A cargo cult is a religious movement usually practiced in remote islands where believers link prosperity to the return of a savior. The history of mercantile cults dates back to the 19th century and the beginning of the 20th century, when islands explored in the world’s oceans were explored by European explorers. The first form of cargo cult was observed during the Fijian Tuka movement of 1885 during the British colonial plantation colonialism. The Tuka movement revolved around a local leader in Fiji known as Tuka who had experienced the harsh conditions brought by British colonialists that caused widespread reminiscences of ancestral effectiveness. Tuka taught his followers that to the island to regain his lost cultural glory, the inhabitants of the island had to return to their traditional beliefs and practices. Tuka was subsequently arrested and exiled by the British authorities who saw him as a rebel.
Cargo Cultism In Melanesia
The most studied and most famous example of the cargo cult occurred in Melanesia during the Second World War. Melanesia is the Pacific region that includes several islands including the Solomon Islands, Papua New Guinea, Fiji and Vanuatu. During World War II, Japanese and Allied forces engaged in Pacific theater and founded bases in several islands of Melanesia. As the war continued, forces received new supplies that had been launched by military aircraft. The native population of these islands suffered a huge cultural shock as most of them had no contact with the outside world. The native Melanesians were amazed by the advanced technology possessed by their new visitors who often shared weapons, food and clothes with them. Locals who had observed forces conducting military exercises and parades believed that the activities were religious rituals that led to the arrival of the cargo. After the war was over and the forces withdrew from the islands, the locals were left wondering where they would get the power to “summon” the cargo from the sky and started creating replicas of military equipment used by the forces. A laden cult was formed which believed that a Western figure known as John Frum would be their savior who would return with the load. The cult of cargo that revolves around John Frum still exists, despite the numerous efforts made by the US navy to explain the source of the cargo. According to the believers of the cult,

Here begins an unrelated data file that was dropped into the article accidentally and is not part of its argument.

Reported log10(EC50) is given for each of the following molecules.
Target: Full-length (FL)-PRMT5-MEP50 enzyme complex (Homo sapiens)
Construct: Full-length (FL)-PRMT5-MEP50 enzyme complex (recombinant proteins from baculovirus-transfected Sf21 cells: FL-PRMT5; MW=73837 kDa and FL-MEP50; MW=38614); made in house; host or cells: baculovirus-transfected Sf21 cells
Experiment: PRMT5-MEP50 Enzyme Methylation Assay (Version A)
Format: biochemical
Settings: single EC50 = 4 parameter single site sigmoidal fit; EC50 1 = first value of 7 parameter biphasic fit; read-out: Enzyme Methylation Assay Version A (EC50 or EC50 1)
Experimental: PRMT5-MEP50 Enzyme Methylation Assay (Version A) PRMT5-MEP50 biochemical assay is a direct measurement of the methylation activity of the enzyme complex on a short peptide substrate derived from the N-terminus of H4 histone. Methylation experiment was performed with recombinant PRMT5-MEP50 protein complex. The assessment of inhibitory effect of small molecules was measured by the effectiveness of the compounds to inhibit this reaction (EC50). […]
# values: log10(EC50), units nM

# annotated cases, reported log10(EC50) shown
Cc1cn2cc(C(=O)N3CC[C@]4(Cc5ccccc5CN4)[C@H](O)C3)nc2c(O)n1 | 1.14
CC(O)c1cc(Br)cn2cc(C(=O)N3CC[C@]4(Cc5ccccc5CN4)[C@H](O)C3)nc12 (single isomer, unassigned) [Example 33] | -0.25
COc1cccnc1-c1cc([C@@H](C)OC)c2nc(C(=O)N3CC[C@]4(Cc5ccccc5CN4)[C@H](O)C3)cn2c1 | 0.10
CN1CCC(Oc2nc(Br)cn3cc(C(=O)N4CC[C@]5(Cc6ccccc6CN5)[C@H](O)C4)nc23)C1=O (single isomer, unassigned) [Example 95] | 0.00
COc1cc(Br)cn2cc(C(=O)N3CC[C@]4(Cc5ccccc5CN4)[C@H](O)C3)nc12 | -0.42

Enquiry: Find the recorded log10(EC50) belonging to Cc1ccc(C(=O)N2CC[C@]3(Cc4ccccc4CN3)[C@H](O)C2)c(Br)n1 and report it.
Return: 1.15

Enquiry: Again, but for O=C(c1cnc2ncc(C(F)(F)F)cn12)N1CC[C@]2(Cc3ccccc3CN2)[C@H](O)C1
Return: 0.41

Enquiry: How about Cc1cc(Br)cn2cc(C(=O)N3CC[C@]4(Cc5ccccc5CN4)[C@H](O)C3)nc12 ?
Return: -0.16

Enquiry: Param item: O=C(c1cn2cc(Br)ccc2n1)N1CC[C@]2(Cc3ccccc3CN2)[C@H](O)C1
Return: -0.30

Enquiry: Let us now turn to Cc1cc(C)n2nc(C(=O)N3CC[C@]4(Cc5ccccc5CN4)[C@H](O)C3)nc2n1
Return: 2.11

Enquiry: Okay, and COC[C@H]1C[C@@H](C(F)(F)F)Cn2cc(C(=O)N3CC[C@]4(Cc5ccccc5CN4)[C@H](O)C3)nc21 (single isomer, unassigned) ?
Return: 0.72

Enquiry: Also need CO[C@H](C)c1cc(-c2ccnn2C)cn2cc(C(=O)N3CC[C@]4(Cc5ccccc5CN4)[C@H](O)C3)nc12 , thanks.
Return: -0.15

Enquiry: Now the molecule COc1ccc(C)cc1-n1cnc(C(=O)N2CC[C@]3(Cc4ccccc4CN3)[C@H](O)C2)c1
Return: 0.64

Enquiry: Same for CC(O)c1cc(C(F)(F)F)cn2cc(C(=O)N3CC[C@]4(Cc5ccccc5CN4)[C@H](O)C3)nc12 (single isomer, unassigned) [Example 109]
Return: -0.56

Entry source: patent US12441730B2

Other examples of Cargo Cults
Since the late 19th century, many forms of cargo cults have sprung up in many remote locations. Some of the few that still exist include the Prince Phillip movement on the island of Tanna, where believers worship the Duke of Edinburgh, Prince Philip. Another cargo cult is the Turaga movement, practiced by the natives of the island of Pentecost, Vanuatu. The Tom Navy Movement is another cargo cult practiced on the island of Tanna and is believed to be based on a Mississippi military, Tom Beatty.
Caring cults and Christianity
The advent of the cargo cult has led to a controversial explanation of the origin of Christianity. Shortly after the Second World War, the US Navy embarked on a mission to convince believers of the cargo sects to renounce their convictions. However, the natives were adamant in their beliefs by comparing their beliefs with the Christians who were waiting for the coming of Christ for more than 2,000 years. This statement was cited by several scholars when discussing the origin of Christianity.